Common interface for objects and proxies

oagoag Member Oliver GoodmanOrganization: Next DigitalProject: Messaging Platform (email, mobile, social media)
I'm having trouble writing tests for servants written in C++ and afaict the issues would be similar for all statically typed languages.

If my slice is
interface Foo { int bar(); };
I get two classes, one in namespace IceProxy and another in IceDelegate, which are held by handles called FooPrx and FooPtr.

If I have a function which takes a FooPrx I have to code it as such.
Ice::Int doSomething(FooPrx const& fp) { return fp->bar(); }
To test it I cannot simply throw a FooPtr at it, I have to go through whatever it takes to get a working FooPrx before I can test anything. (Correct me if I'm wrong but I believe that means I have to create an object adapter and publish the object on it.)

In C++ can work around it by making my own base class and handle:
class Foo {
 virtual ~Foo() {}
 virtual int bar()=0;
};

typedef boost::shared_ptr<Foo> FooHandle;

template <class FP>
class FooImpl : public Foo {
public:
  FooImpl(FP fp) : fp_(fp) {}
  int bar() { return fp_->bar(); }
private:
  FP fp_;
};

template <class FP>
FooHandle toFooHandle(FP fp) {
  return FooHandle(new FooImpl<FP>(fp));
}

From looking at the slice generated code it appears that the Foo in namespace IceDelegate is a pure abstract base class (aka. interface) and so, with the tiniest bit of rearrangement, could be made a base of the Foo in IceProxy. This would unify FooPtr and FooPrx (which could then be a typedef) and vastly simplify the process of writing tests for us.

Any chance this might happen? (Soon?)

-Oliver

Comments

  • chowchow Member Brian ChojnowskiOrganization: ATTProject: ACD event publisher 3rd party call control server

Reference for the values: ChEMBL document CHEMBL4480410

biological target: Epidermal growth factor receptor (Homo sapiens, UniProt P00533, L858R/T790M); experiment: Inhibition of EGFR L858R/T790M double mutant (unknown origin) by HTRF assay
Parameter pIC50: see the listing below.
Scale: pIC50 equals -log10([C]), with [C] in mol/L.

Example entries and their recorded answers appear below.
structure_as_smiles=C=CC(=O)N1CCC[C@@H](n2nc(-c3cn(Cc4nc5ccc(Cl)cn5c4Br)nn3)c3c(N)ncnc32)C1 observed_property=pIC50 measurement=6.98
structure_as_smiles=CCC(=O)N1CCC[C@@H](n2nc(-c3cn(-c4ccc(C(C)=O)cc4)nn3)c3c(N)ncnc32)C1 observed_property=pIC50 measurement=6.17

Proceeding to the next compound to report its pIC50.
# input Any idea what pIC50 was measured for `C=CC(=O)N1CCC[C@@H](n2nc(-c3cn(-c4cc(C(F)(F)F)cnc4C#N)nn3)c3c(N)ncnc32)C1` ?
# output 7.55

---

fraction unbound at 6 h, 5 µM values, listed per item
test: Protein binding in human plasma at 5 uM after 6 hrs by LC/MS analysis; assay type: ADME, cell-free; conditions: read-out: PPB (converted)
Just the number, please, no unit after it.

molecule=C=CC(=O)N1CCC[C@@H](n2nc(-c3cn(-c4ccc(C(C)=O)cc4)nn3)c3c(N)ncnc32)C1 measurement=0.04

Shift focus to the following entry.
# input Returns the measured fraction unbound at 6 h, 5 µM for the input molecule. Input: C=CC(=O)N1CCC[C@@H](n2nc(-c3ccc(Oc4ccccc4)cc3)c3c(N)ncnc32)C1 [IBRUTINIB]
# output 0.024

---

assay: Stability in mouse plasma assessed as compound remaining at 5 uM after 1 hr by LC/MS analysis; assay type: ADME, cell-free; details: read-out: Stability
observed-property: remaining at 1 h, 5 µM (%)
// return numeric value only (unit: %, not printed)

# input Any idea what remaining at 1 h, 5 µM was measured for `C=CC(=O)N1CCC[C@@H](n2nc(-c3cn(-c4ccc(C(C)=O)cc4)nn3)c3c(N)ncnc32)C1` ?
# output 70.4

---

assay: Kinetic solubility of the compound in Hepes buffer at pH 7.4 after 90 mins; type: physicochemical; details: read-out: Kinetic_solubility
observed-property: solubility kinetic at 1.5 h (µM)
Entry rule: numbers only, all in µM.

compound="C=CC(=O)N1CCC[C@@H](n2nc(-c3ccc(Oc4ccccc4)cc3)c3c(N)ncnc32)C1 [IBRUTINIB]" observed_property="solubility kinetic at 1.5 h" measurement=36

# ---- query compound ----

My understanding is that if you want to call an interface function you either need the servant itself or a proxy to the servant (which requires the servant be registered with the object adapter).

    Passing the servant around so your server application does not need to create a proxy and call the interface method might not be the best idea. For one, you can't then later migrate that servant's processing onto other hardware.

    Not wanting to register the servant with an object adapter means only the application that created the servant can use it. Why then create an Ice interface or class?
  • oagoag Member Oliver GoodmanOrganization: Next DigitalProject: Messaging Platform (email, mobile, social media)
    chow wrote: »
    Passing the servant around so your server application does not need to create a proxy and call the interface method might not be the best idea. For one, you can't then later migrate that servant's processing onto other hardware.

    In general I agree, there is not much reason to write code which expects servants rather than proxies, but it would be better still not to be forced to choose.

    Unit testing is a case where, as a rule, you try to carry as little additional baggage as possible. With a common base class almost all our code would simply code to that interface and it would be easy to pass in servants or mocks for testing.
    chow wrote: »
    Not wanting to register the servant with an object adapter means only the application that created the servant can use it. Why then create an Ice interface or class?

    For tests. It's not so important for testing a stand-alone class. It's when instances of one class reference others that being forced to always reference a proxy becomes inconvenient.
  • chowchow Member Brian ChojnowskiOrganization: ATTProject: ACD event publisher 3rd party call control server
    Assuming you take care to destroy things in good order (see 34.7), define a proxy to class B in class A and initialize it in the factory create for B. A will have to be registered in the object adapter first for this to work. See also the examples in section 39.4.

    class A {
    };

    class B {
    A aProxy;
    };
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